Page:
Why is Connecticut so behind the country in Building Performance?

This state is so crazy with the energy efficiency issues going on here. As a state, we have the Home Energy Solutions (HES) program sponsered through the utility companies. The only thing is, the utility companies don't open this up to BPI Accredited Contractors, but yet have their own select "prefered vendors" to work the program. The DOE has the Better Buildings program in Connecticut and they call it "Neighbor to Neighbor". That program falls in line with only letting the select HES vendors participate. One would think it would be open to BPI Accredited Contractors. Well, at least the EPA finally gave approval for Connecticut to becomae a part of the Home Performance with Energy Star (HPwES) program. What, they are only allowing HES prefered vendors to participate. Can someone please tell me why this is not open to BPI Accredited Contractors, but yet we have HES prefered vendors working these programs who aren't even BPI Accredited Contractors? One may wonder why Connecticut is stalling in economic development, job growth and carbon redustion, but at least not me. I can see that we clearly have to path to follow as utility compnies are making policy and the DOE or EPA is following along, while not requiring BPI certified technicians and Accredited Contractors to be implimenting the energy retrofit measures. This state is a mess, and after 30 years here, I think it's time to move to a state where at least work is offered through legitimate programs that are open to qualified companies.

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While opportunities for those who didn't come early to the party are limited-to-nonexistent, CT is not really behind the country in Building Performance.  See this.

Energy efficiency struggles to be a priority.  No victory settles the matter once and for all.  Policy making was more complicated than you guess.

Yeah the utilities are a major problem. The Act concerning energy efficiency was heavily opposed by NU from the begining.  We know how some preferred vendors are in bed with NU or owned by previous utility program retirees. I stopped in the neigbor to neighbor office last week, their staff said their seeing  demand pick up for requests on audits. Statewide HES is hitting 2000 homes a month...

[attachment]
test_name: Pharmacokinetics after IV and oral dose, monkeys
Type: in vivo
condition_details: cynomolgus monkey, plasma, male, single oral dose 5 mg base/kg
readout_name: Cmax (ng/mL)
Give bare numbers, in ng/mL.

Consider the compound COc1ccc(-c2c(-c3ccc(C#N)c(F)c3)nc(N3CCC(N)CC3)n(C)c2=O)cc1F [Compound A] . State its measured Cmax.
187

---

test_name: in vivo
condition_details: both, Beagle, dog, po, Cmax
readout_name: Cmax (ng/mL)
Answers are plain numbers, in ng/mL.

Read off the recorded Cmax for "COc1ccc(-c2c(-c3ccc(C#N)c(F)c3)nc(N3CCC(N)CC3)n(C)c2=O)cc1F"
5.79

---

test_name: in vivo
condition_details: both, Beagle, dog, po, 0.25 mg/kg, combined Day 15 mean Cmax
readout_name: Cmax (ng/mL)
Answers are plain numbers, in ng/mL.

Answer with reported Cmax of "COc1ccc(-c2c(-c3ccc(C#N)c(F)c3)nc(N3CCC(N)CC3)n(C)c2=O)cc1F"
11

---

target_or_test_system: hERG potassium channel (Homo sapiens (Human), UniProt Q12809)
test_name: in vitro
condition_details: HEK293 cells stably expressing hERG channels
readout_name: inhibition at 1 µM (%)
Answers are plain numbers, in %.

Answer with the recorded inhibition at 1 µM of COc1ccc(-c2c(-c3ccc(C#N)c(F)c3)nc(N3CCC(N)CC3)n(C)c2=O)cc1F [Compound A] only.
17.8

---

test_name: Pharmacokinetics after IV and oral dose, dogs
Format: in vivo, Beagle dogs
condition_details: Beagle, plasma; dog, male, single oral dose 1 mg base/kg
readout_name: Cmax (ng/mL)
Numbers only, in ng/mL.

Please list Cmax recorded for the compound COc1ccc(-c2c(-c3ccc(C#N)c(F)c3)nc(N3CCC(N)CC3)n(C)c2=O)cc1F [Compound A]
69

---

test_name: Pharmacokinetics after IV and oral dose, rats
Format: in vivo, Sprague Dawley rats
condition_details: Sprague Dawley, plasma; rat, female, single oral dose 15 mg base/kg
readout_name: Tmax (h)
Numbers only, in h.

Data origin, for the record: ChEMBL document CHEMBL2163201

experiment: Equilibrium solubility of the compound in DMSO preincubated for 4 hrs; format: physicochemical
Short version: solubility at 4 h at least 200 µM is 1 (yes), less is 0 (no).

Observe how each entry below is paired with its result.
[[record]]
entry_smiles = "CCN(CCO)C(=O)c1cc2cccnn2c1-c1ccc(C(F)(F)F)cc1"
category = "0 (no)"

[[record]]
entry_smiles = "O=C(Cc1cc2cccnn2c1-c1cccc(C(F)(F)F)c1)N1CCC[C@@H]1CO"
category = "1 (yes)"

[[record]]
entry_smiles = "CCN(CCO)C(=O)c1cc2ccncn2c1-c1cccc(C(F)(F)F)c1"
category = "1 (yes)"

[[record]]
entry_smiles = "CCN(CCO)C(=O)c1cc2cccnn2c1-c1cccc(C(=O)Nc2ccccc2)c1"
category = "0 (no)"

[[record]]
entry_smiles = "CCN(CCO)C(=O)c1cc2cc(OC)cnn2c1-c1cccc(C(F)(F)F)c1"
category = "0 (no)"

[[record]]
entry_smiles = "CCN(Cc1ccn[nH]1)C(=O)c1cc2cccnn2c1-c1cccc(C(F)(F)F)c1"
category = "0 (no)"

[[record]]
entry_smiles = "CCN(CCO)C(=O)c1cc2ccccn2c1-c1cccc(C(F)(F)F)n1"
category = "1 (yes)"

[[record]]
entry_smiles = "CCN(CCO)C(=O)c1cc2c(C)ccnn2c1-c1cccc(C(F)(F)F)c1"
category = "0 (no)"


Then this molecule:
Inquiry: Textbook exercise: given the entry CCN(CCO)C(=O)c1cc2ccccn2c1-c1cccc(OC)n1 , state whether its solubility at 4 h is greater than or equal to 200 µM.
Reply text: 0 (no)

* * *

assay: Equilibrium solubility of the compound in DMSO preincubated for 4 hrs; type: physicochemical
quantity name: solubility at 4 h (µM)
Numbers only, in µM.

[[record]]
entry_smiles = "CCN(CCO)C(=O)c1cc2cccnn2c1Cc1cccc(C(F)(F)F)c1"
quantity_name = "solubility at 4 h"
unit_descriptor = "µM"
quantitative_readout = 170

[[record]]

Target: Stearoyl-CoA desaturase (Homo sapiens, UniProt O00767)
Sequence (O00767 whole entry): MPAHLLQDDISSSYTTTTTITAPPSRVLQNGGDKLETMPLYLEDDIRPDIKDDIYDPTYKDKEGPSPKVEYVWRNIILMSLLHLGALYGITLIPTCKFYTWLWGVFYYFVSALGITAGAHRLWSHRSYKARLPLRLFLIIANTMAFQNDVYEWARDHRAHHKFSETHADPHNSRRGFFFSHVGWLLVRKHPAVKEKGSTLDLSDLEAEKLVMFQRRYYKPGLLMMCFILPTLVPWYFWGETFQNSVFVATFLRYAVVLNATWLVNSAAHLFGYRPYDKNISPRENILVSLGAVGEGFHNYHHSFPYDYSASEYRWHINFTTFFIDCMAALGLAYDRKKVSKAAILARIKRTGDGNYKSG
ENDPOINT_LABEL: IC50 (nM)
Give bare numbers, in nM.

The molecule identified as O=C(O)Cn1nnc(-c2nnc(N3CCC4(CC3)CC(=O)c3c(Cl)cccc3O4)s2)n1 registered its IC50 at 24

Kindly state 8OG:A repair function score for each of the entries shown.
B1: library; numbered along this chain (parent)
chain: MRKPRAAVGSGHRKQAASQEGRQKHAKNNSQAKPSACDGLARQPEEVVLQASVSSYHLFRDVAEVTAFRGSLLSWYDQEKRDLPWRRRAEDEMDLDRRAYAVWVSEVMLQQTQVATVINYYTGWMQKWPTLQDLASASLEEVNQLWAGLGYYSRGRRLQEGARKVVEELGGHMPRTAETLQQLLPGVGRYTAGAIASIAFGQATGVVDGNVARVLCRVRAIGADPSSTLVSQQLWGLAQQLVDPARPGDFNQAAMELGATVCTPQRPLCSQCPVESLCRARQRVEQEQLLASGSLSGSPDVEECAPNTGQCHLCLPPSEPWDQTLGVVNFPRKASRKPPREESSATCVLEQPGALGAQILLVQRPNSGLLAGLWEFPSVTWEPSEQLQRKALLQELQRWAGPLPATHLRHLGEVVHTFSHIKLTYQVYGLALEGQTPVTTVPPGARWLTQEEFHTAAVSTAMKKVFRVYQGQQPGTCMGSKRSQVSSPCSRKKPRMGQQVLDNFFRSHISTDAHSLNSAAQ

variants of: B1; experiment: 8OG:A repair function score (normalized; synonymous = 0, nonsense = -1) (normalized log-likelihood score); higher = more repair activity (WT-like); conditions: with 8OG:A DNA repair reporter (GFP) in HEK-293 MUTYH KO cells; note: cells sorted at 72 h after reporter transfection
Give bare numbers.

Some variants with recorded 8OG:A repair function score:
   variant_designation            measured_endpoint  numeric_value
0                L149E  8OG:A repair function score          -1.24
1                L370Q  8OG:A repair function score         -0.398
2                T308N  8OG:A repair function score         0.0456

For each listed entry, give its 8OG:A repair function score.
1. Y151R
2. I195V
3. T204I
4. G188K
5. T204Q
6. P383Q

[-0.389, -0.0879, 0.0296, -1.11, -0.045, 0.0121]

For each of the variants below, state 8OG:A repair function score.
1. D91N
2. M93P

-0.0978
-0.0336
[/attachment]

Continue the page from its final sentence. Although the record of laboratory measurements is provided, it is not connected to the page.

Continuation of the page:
WX is finally making adjustments to the antiquated CSG program being used. I have a feeling NU intervened early on with the state/ DSS to prevent them from implementing better software for WX (which will fall off a cliff very soon)

 

 

 

 

Hi Gary,

Do you have a link or any information on the EPA allowing Connecticut to become a part of the Home Performance with Energy Star program? My company does many HPw/ES jobs in downstate NY areas (NYC, Westchester, Putnam, Duchess counties). Every so often we do some work in areas such as Greenwich, Stamford... etc and it would be great to be able to offer the program to those customers.

 

Thanks!

 

Timothy Geary 

You need to call NU as they are only allowing thrir HES approved vendors into this...as I see it right now.

I'm not sure whether CT truly is behind other states.

 

Gary, did you go through the 2011 RFP for HES? We recently joined as a HES vendor, so I also shared your frustration with "the system." Now that I'm in the system, I recognized the complexity of it all and can understand (somewhat) why CEEF/UI/CL&P constrain the number of vendors. (I'll do my best NOT to defend "the system.")

 

That said, I also have learned that there is extraordinary business opportunity outside of HES...it's just riskier. Without going into too much detail, the HES customer experience has been defined -- for better or worse -- by those vendors' crews. Prior to HES, most of our retrofit jobs -- which is where the real money and fun are -- resulted from HES audits where a crew air-sealed, light-bulbed, aeratored, got their reductions, and split. For whatever reason, actually fixing their homes was not a priority. People are willing to pay to get their homes fixed, and as you point out, HES performs 2,000 (likely more) audits per month. This suggests that there are over 50,000 homeowners who've been HES'd (are endowed with the rebates/incentives/etc. and know their homes have problems) but still require T2 retrofit.

 

In short, by accumulating financial resources, focusing marketing dollars, and investing to generate the T2 retrofit work, the system can work for non-HES vendors as well. Please pray for our success, but we will invest to brand and market our own building performance practice, not HES. Why? CEEF/HES budgets are getting squeezed and the program is evolving. The marketplace still awaits more comprehensive (T2 retrofit) solutions from providers with incentives beyond the scope of HES. And, as we know, the need for building performance and energy efficiency becomes only more acute with escalating energy costs.

 

You seem to understand some of the HES program/vendor-related weaknesses. Consider transforming those into your advantage. Good luck.

 

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